Bioconversion of dieldrin by wood‐rotting fungi and metabolite detection
Abstract:BACKGROUND: Dieldrin is one of the most persistent organochlorine pesticides, listed as one of the 12 persistent organic pollutants in the Stockholm Convention. Although microbial degradation is an effective way to remediate environmental pollutants, reports on aerobic microbial degradation of dieldrin are limited. Wood‐rotting fungi can degrade a wide spectrum of recalcitrant organopollutants, and an attempt has been made to select wood‐rotting fungi that can degrade dieldrin, and to identify the metabolite.
RESULTS: Thirty‐four isolates of wood‐rotting fungi were investigated for their ability to degrade dieldrin. Strain YK543 degraded 39.1 ± 8.8% of dieldrin during 30 days of incubation. Phylogenetic analysis demonstrated that strain YK543 was closely related to the fungus Phlebia brevispora Nakasone TMIC33929, which has been reported as a fungus that can degrade chlorinated dioxins and polychlorinated biphenyls. 9‐Hydroxydieldrin was detected as a metabolite in the cultures of strain YK543.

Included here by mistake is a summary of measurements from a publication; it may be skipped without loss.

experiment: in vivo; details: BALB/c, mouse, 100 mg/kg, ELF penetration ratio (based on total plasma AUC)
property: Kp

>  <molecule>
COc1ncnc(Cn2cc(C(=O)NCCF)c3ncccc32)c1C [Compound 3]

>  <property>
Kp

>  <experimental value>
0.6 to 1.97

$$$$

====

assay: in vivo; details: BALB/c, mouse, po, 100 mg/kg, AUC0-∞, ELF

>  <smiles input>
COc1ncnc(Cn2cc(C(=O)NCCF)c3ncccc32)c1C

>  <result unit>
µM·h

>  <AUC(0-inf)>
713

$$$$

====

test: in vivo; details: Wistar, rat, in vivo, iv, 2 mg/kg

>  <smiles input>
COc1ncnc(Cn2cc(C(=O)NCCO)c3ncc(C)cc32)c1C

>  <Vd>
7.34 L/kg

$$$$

CONCLUSION: It is important to select the microorganisms that degrade organic pollutants, and to identify the metabolic pathway for the development of bioremediation methods. Strain YK543 was selected as a fungus capable of degrading dieldrin. The metabolic pathway includes 9‐hydroxylation reported in rat's metabolism catalysed by liver microsomal monooxygenase. This is the first report of transformation of dieldrin to 9‐hydroxydieldrin by a microorganism. Copyright © 2010 Society of Chemical Industry
Document Type: Research Article
Publication date: August 1, 2010
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